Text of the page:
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100 finds and AFTER you have a REAL GPS. [smartphones are not real gps's so do your potential seekers a favor by NOT taking coord readings with a phone!]


You can hide a cache perfectly well with a phone, you just have to be a bit more careful and get an app to average coordinates. There is no need to run out and spend $100s on a dedicated device. I hid a bunch of caches with a phone before I got my GPS and they're just fine. On the flip side, I once hid a cache using my Garmin 62s that was almost 100 feet off (apparently it was cranky and hadn't warmed up yet).


Yes, smart phones have real GPS receivers in them now (this is a common misconception that just won't go away).


Better advice would have been "do your potential seekers a favor and average your coordinates over a 5-10 minute period, minimum, so that you obtain accurate coordinates!"

I am doing all my caching and hiding with a Belchberry. It doesn't matter if you have the office-issue BB or a $500 Garmin, LEARN TO USE GOOGLE EARTH! Verify your coordinates at home before you publish! The only coordinate problem I have had with my hides is the last waypoint in the BB was not the last place I looked when finding a place to hide.. Lots of folks went to the wrong Cottonwood tree! That was user malfunction, not a GPSr problem.



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Oh look first post noob! (I guess I'll out my lurking for a bit)


no i haven't placed any caches yet

I think I found my 27th cache today (found around 15 with some other friends before I got an account)

I have had account for about 2 months now.

I have a real GPS, I travel for a living (of my 27 i have 5 states)

I think I'll stick with this for a bit


So I have some questions . . .


some posters seem to think they don't want new people to hide a cache because they will get bored with caching and not maintain it. what's an acceptable response time for maintenance?

I live in CO and think a good location is important for a hide, but that location may be up in the mountains. What if I can't get to that part of the mountains in winter months? is that a bad hide?

should I hide one closer to where I live so I could get around to it in say a week or two?


I know the only way to learn the difficulty ratings is to start finding harder caches and see what they look like but can I get some kinda scale as to the difficulty ratings? what if you had to climb a tree say 10 feet in the air? is that more of a terrain rating? what if you had a fake brick you had to pick out of a wall?


okay I have more questions but this will suffice as my first post.

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i would dissagree with mostly everyone it is really a case by case situation i only have 47 total finds and 2 hidden all ready, with several more on the way. one of my caches even has 5 fav points (relatively high for my area). i will admit the first cache i hid was off around 30ish feet but i quickly reposted the coords and all was good.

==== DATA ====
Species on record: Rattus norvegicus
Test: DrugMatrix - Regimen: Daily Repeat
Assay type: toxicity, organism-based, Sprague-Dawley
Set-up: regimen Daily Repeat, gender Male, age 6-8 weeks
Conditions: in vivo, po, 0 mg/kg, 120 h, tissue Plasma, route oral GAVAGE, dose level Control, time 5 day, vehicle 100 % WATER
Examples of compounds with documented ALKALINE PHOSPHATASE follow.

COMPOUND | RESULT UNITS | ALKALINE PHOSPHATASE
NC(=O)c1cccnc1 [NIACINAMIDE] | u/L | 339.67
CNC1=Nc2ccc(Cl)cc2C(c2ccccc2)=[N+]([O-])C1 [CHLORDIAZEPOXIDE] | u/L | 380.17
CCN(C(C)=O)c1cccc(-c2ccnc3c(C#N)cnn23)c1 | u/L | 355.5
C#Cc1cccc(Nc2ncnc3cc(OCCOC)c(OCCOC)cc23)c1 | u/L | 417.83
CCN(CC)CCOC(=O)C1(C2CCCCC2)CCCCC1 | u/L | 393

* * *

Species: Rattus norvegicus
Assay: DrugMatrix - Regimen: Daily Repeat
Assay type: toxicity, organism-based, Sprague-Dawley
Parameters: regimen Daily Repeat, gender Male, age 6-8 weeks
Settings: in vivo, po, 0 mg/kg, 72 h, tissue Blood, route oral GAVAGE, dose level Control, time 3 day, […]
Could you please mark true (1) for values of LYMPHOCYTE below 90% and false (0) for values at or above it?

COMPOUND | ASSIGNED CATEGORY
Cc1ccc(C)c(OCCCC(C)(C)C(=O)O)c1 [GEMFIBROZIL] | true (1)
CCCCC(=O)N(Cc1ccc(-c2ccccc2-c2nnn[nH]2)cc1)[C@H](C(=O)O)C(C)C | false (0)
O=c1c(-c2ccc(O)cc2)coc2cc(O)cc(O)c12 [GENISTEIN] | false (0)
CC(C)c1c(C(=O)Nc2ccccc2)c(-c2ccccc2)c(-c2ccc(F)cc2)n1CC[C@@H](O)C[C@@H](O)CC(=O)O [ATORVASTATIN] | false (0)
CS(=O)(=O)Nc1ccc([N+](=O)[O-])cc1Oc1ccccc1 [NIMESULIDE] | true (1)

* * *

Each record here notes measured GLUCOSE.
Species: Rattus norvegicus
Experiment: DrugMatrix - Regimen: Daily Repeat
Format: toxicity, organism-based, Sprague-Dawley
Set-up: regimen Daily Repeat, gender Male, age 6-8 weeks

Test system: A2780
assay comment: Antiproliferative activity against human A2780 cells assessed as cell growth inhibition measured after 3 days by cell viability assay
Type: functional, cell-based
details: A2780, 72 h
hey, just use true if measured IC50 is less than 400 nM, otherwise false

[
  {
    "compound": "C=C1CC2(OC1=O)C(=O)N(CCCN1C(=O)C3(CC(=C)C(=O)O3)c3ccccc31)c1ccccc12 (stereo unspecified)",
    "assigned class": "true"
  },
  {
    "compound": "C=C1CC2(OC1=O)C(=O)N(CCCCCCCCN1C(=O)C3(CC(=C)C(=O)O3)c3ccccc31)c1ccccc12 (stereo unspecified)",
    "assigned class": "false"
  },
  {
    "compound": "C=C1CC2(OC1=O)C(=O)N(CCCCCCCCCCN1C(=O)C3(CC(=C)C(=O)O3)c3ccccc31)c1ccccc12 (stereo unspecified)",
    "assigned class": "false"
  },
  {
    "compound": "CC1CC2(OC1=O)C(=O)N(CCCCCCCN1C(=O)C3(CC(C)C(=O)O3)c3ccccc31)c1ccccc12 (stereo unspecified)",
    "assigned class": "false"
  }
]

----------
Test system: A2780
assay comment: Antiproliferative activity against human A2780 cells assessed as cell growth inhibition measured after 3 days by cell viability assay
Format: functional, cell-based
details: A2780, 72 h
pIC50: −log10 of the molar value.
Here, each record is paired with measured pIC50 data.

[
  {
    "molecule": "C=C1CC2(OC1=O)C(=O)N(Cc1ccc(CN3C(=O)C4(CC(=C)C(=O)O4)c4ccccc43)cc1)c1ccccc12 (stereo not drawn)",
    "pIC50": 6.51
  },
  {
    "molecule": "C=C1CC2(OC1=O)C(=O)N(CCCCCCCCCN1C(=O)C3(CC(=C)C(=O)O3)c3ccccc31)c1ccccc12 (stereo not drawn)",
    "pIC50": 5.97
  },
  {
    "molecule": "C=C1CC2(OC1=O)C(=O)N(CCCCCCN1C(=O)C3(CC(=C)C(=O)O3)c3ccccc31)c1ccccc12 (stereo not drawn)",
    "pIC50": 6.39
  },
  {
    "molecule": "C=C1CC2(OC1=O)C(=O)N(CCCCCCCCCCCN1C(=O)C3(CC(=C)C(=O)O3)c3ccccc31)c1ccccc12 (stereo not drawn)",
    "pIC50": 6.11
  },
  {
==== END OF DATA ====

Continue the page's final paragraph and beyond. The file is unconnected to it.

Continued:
some people are finders and others are hiders

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I'm probably going to get somebody wound up with this, but I have to ask... When should newer cachers start hiding? Now I'm in no way trying to discourage anyone; new hides keep this game going. But when I go after a hide with the coords way off, and the CO writes and says "thats what we came up with" or someone puts a cache somewhere that has a sign saying "City Property, No Trespassing", thats pretty annoying, besides that's trouble I don't need.


I think less experienced folks should have at least 75-100 finds. That gives them a good range to look at and see what makes a good hide or a bad one. I didn't do my first one until I had 150. The two CO's have a combined total of 13. One cache is disabled until the coords are fixed.


I realize this will probably get me bad looks and unkind words, but it's frustrating to put in time and effort for a lot of nothing.


At least 50 then allowed one. after 100 they can plant as many as they like.


Which reminds me...


Why is it that so many first time hiders try to come up with some elaborate puzzle/multi with a gazillion stages for their first hide instead of a basic traditional cache?


A simple traditional cache for the first hide would give new cache owners and idea of what cache ownership is all about. There are lots of potential areas for mistakes ranging from leaky containers, coordinates that might not be the most accurate, inappropriate D/T ratings, the use of attributes, dealing with the FTF game, and all sorts of maintenance issues, etc. that are all compounded as a cache becomes more complex.